Tentatively thinking about gardening

As long time readers will know, last year was a disaster in the garden.  The sudden death of my mother, my father's deterioration with Motor Neurone Disease and the decline and subsequent death of my father in law all conspired to produce a year which was entirely overtaken by family and family responsibilities.  The garden disappeared under a tide of weeds and unchecked growth and the state of it depressed me so much that I could only manage by not looking at it, not spending time in it, not thinking about it.  Wandering around left me desperately aware of everything that needed attention and attention was the one thing it could not have.  I shut myself off from the garden as much as I could and when I did think about it I was assailed by a sense of failure.  Even what I had done in creating some parts of the garden from a field felt hopelessly inadequate.  My vision of what I was trying to do slid away like water down a drain.  I hardly felt like myself without my garden obsession but then I hardly felt like myself anyway, without my mother, watching my father being slowly rubbed out like a pencil drawing.  Ian kept the grass cut.  That was about it.

But now maybe there are shoots.  Is it somehow part of the process of adjusting to what life is like now?  Is it something to do with the way life goes on?


There are snowdrops and crocuses and the early beginnings of primroses.




There are hellebores, the whites and creams and purples and speckled creams of hellebore orientalis in quantities and the acid green of hellebore foetidus against the dark narrow foliage.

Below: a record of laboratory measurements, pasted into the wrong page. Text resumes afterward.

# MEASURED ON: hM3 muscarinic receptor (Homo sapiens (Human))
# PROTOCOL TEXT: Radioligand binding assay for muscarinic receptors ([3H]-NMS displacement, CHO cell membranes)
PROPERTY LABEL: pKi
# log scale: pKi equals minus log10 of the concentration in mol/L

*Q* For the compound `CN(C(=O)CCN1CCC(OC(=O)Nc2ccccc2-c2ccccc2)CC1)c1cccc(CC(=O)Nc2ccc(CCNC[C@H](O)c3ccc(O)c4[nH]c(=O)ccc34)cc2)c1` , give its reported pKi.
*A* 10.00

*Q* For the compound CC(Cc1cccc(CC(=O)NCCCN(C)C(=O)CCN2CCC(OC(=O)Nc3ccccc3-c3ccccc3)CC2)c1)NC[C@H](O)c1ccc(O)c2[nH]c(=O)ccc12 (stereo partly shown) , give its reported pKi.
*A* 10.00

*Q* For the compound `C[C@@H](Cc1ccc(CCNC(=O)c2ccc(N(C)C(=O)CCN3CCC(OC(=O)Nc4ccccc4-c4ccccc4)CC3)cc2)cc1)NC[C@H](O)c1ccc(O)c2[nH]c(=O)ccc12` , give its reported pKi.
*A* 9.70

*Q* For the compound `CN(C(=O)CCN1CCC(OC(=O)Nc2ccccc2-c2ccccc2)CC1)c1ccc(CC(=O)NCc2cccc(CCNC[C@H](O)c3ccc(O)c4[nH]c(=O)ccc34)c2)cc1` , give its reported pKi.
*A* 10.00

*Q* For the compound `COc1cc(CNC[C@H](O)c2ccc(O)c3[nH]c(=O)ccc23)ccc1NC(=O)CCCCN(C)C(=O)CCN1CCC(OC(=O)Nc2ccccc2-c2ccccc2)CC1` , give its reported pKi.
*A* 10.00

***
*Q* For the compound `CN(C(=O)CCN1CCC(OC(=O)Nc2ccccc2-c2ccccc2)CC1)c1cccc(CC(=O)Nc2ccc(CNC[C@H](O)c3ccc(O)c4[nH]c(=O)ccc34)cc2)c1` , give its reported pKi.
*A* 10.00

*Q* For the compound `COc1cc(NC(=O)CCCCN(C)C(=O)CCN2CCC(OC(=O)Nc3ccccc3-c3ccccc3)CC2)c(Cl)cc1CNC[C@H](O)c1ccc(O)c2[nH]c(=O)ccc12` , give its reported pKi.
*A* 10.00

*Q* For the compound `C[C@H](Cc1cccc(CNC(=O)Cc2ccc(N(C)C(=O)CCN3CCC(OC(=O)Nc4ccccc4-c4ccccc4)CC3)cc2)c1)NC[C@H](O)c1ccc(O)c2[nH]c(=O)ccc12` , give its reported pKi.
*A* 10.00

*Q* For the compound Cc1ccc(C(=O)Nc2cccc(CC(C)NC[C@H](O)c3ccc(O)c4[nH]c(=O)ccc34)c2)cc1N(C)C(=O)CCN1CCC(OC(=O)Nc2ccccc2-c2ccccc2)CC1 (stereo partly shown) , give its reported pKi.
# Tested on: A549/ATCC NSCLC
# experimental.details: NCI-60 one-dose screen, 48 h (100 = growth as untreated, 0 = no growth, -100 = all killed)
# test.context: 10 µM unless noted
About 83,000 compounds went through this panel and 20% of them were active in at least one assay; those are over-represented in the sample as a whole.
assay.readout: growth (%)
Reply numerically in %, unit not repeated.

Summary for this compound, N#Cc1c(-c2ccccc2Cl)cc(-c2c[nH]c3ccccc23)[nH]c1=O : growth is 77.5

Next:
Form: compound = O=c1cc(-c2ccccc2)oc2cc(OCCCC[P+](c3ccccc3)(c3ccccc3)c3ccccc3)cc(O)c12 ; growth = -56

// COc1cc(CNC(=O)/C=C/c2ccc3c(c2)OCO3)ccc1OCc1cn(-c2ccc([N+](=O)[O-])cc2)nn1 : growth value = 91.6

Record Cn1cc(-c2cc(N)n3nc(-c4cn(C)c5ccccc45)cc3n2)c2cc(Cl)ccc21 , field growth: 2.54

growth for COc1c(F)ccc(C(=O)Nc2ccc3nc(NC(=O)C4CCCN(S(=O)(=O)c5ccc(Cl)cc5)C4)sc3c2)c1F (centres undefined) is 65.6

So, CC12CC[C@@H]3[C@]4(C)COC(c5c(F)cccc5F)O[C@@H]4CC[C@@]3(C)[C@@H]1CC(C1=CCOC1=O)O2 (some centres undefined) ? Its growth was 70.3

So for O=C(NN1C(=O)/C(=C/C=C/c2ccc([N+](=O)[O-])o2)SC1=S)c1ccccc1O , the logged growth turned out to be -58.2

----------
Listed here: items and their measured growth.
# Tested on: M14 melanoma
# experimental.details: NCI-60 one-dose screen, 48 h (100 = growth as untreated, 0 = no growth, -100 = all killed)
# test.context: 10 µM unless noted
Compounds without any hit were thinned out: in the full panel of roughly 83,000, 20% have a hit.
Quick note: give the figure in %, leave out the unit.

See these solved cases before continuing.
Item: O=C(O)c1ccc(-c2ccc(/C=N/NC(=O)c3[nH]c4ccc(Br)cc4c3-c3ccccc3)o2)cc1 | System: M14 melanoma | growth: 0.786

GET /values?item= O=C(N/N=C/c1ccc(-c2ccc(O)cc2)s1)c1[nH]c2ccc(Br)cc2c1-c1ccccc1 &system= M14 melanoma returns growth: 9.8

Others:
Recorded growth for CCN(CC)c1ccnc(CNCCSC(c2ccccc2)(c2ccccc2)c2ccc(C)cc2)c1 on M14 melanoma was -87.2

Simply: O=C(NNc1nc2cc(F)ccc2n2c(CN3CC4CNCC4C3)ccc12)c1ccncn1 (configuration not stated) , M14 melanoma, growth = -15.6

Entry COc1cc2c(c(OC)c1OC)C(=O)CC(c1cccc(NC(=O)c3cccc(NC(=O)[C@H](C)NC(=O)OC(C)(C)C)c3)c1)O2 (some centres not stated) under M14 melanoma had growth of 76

There is the foliage of cyclamen.


The white stemmed birches are growing slowly but are now just about large enough to shed the brown and orange bark of their immaturity and reveal the whiteness shining in the sun.  There are seven of these.  "How long will it be before they are a real presence?" I find myself thinking.


Ian has moved a little black mulberry into the bottom garden and planted a line of beech hedge to increase the sense of enclosure down here.  This bottom third of the field is the only part of the field garden which does not look out across the valley and up to the hills.  The bottom boundary is enclosed by trees and down here you can for the first time look inwards rather than away to the skyline.  The mulberry could be the contemplative centre of that, spreading gently when it reaches maturity.  That might be ten years away but suddenly I found that I was thinking about the garden again, tentatively, slighly warily.  I walked around again, looking again, sometimes really looking but mainly glancing sideways.    I stopped and looked out again towards the hills.